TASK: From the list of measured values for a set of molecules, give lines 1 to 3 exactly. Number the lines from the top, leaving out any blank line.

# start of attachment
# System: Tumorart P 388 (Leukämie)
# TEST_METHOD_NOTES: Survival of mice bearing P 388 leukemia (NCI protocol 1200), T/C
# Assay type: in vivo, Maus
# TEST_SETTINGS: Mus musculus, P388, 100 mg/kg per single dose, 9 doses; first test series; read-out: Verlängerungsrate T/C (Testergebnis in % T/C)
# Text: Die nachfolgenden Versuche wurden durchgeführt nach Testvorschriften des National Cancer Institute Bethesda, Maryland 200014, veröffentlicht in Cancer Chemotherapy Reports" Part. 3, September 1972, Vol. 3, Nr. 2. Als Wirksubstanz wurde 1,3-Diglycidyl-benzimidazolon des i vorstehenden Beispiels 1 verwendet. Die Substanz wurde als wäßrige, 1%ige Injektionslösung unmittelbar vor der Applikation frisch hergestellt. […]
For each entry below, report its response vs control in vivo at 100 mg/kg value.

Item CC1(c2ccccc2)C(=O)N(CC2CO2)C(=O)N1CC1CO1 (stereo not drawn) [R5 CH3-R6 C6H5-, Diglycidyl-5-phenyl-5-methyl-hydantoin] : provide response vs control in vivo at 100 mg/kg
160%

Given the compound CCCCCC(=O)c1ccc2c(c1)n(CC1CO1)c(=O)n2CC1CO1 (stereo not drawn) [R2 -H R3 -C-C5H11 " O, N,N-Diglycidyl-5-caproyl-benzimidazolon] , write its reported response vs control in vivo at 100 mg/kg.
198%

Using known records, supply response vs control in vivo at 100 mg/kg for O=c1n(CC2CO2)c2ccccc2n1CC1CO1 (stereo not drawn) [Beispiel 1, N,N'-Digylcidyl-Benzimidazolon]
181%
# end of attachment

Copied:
# System: Tumorart P 388 (Leukämie)
# TEST_METHOD_NOTES: Survival of mice bearing P 388 leukemia (NCI protocol 1200), T/C
# Assay type: in vivo, Maus